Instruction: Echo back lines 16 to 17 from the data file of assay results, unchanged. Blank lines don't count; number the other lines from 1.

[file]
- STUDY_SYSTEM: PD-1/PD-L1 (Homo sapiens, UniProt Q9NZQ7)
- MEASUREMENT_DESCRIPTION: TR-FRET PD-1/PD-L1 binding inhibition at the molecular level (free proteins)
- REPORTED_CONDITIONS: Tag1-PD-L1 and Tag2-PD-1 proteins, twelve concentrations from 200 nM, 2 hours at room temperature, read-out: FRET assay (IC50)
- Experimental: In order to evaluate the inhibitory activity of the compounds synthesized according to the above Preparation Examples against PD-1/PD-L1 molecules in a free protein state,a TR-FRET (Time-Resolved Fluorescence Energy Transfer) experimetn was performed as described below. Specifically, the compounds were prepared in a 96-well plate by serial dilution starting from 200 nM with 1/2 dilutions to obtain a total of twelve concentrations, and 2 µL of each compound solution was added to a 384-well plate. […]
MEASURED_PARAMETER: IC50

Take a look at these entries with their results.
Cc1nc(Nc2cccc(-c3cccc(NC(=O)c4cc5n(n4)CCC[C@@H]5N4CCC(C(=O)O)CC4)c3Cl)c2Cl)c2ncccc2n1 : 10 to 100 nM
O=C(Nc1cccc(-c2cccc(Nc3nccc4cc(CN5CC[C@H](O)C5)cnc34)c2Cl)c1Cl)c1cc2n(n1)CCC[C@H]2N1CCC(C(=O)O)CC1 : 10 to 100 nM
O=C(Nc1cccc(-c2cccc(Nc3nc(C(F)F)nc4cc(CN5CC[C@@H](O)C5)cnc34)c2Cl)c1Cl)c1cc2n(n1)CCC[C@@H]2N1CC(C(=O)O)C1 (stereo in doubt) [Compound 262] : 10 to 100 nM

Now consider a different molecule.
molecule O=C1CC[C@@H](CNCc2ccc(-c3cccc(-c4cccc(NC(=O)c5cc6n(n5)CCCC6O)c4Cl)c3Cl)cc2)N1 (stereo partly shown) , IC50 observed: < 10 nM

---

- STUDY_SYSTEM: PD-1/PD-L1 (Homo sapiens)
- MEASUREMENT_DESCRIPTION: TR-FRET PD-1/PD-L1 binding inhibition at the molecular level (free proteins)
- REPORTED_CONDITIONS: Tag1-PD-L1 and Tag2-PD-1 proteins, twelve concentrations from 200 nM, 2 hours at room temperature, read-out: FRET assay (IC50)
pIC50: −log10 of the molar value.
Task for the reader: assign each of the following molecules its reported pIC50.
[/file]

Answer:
pIC50: −log10 of the molar value.
Task for the reader: assign each of the following molecules its reported pIC50.